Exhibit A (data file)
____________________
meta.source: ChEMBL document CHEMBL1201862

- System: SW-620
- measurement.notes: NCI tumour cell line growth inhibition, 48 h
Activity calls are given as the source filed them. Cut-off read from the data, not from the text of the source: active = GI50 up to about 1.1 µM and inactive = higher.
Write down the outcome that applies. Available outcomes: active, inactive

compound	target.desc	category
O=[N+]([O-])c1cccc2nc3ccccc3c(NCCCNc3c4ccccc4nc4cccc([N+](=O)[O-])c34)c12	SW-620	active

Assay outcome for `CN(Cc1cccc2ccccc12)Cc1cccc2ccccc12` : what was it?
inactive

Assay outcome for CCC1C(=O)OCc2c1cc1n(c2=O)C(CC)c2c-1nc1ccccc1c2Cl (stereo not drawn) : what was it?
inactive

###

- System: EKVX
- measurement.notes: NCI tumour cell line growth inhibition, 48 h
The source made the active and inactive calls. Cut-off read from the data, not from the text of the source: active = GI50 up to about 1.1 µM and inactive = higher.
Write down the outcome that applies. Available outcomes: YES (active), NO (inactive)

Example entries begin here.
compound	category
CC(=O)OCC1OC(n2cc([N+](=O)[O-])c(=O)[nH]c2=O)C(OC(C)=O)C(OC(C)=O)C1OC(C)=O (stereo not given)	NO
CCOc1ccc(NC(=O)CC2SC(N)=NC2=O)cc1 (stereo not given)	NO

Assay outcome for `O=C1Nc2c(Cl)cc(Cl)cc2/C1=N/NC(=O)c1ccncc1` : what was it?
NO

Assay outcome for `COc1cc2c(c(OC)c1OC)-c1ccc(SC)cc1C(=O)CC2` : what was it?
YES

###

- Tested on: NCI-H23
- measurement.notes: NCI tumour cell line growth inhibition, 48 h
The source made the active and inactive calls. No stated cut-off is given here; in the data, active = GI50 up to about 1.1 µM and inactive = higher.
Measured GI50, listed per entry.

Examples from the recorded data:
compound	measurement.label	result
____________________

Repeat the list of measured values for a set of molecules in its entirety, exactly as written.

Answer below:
meta.source: ChEMBL document CHEMBL1201862

- System: SW-620
- measurement.notes: NCI tumour cell line growth inhibition, 48 h
Activity calls are given as the source filed them. Cut-off read from the data, not from the text of the source: active = GI50 up to about 1.1 µM and inactive = higher.
Write down the outcome that applies. Available outcomes: active, inactive

compound	target.desc	category
O=[N+]([O-])c1cccc2nc3ccccc3c(NCCCNc3c4ccccc4nc4cccc([N+](=O)[O-])c34)c12	SW-620	active

Assay outcome for `CN(Cc1cccc2ccccc12)Cc1cccc2ccccc12` : what was it?
inactive

Assay outcome for CCC1C(=O)OCc2c1cc1n(c2=O)C(CC)c2c-1nc1ccccc1c2Cl (stereo not drawn) : what was it?
inactive

###

- System: EKVX
- measurement.notes: NCI tumour cell line growth inhibition, 48 h
The source made the active and inactive calls. Cut-off read from the data, not from the text of the source: active = GI50 up to about 1.1 µM and inactive = higher.
Write down the outcome that applies. Available outcomes: YES (active), NO (inactive)

Example entries begin here.
compound	category
CC(=O)OCC1OC(n2cc([N+](=O)[O-])c(=O)[nH]c2=O)C(OC(C)=O)C(OC(C)=O)C1OC(C)=O (stereo not given)	NO
CCOc1ccc(NC(=O)CC2SC(N)=NC2=O)cc1 (stereo not given)	NO

Assay outcome for `O=C1Nc2c(Cl)cc(Cl)cc2/C1=N/NC(=O)c1ccncc1` : what was it?
NO

Assay outcome for `COc1cc2c(c(OC)c1OC)-c1ccc(SC)cc1C(=O)CC2` : what was it?
YES

###

- Tested on: NCI-H23
- measurement.notes: NCI tumour cell line growth inhibition, 48 h
The source made the active and inactive calls. No stated cut-off is given here; in the data, active = GI50 up to about 1.1 µM and inactive = higher.
Measured GI50, listed per entry.

Examples from the recorded data:
compound	measurement.label	result